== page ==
A similar allocation task was discussed by Robbins (1952).

Consider the following **toy problem**. There are two distributions P_1 = N(\mu_1, \sigma_1^2) and P_2 = N(\mu_2, \sigma_2^2), and we want to draw a total of n samples from the two distributions (i.e., n_1+n_2=n) such that the two empirical mean estimates \hat{\mu}_1 and \hat{\mu}_2 have roughly the same mean-squared error. What are the optimal choices of n_1 and n_2? It is easy to check that we must allocate n_i \propto \sigma_i^2.

If the two variances are not known, we must then develop an adaptive or active sampling strategy to estimate the variances, and use them to guide the allocation. Such problems, of learning the means of several distributions uniformly well in terms of mean-squared error, has been studied under the name of *active learning in bandits*. However, the existing methods are not applicable to problems beyond estimating the means.

## Learning Discrete Distributions and MDPs

In my ICML 2020 S. Shekhar, T. Javidi and M. Ghavamzadeh, “Adaptive Sampling for learning probability distributions,” ICML 2020.

paper, I considered the task of learning K discrete distributions in terms of general distance measures, such as total-variation, \ell_2^2, f-divergence, and separation metric.

The **key observation** was that, for all these distance measures, we can approximate the underlying task with a minimax problem with a convex-concave objective function. This observation allowed a unified treatment of the allocation problem for all the distance measures mentioned above. We proposed a general allocation scheme for this problem, and showed that it is also minimax near-optimal.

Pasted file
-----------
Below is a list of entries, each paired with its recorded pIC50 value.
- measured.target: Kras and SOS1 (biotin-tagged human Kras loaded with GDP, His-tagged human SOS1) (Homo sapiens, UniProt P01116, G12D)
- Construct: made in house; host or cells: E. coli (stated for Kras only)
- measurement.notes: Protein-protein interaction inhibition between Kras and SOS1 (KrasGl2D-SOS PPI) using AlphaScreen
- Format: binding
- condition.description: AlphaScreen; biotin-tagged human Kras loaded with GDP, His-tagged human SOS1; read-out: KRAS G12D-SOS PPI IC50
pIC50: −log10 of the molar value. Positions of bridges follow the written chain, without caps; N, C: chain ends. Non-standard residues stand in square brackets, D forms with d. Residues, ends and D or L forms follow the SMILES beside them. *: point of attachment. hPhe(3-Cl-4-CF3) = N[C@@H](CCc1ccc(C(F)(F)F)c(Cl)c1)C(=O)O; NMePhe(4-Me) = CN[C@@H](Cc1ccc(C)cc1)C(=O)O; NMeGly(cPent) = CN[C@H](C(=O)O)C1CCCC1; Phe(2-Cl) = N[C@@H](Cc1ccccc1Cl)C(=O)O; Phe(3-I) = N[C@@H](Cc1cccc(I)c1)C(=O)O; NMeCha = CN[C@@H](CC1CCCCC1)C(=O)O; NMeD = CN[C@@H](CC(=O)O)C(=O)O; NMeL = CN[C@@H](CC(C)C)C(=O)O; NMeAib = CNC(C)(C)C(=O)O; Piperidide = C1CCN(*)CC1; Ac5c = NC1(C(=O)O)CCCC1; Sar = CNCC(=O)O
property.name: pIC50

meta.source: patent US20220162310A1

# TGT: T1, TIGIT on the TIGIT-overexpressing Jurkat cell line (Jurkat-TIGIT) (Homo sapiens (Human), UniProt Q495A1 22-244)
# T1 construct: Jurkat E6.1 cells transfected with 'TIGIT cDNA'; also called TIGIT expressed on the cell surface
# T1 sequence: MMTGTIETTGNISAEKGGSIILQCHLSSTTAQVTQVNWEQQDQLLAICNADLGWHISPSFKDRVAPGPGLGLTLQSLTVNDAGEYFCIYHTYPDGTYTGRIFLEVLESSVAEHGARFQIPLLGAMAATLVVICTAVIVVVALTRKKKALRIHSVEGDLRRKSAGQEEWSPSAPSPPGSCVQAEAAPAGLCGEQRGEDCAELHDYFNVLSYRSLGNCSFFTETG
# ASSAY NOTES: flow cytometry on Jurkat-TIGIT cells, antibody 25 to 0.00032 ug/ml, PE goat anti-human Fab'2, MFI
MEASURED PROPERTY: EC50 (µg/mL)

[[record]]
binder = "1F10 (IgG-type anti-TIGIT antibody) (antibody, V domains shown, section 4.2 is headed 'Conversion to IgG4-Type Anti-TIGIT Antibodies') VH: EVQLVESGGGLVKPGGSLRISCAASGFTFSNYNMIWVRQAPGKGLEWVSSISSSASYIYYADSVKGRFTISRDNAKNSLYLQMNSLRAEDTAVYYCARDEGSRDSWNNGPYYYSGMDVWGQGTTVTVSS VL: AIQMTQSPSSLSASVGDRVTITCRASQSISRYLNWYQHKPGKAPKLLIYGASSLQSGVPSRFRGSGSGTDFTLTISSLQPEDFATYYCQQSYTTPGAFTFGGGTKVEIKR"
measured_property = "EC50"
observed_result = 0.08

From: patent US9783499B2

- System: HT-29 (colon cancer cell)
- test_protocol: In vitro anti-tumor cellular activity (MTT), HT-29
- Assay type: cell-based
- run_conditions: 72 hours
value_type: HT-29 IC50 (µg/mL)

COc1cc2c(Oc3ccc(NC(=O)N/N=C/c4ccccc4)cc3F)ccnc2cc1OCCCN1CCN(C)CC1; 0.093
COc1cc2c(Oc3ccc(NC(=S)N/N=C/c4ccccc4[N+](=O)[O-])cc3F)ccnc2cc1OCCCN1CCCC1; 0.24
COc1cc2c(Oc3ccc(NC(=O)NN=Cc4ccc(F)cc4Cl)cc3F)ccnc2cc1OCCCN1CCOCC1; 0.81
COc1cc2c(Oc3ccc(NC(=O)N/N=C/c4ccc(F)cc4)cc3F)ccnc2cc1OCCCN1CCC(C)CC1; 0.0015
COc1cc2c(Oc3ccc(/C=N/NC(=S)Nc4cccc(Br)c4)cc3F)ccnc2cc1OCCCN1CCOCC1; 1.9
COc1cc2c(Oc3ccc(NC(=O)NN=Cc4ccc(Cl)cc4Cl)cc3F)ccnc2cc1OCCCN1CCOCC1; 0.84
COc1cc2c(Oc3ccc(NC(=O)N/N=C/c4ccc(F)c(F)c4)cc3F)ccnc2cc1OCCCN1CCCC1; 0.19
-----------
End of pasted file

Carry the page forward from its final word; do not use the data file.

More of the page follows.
The J. Tarbouriech, S. Shekhar, M. Pirotta, M. Ghavamzadeh, and A. Lazaric, “Active model estimation in Markov decision processes,” UAI 2020.

ideas developed in the previous paper for learning distributions with i.i.d. observations can be exteneded to learn the transition strucutre of Markov Decision Processes (MDPs), as we showed in our UAI 2020 paper.

## Fair Dataset Construction

Consider the problem of training a single classifier (e.g., a handwriting recognition system) that must be deployed on inputs drawn from K populations (e.g., people from different age-groups). Since the task might be inherently harder for some groups (e.g., very young, or very old people), how should a dataset be constructed to compensate for this?

Building upon the insights from our previous works, in our NeurIPS 2021 paper, S. Shekhar, G. Fields, M. Ghavamzadeh and T. Javidi, “Adaptive sampling for minimax fair classification,” NeurIPS 2021.

I developed a practical adaptive dataset construction scheme that can be provably used to learn *minimax fair* classifiers. Empirical results with deep neural networks (DNNs) validated the benefits of representative datasets.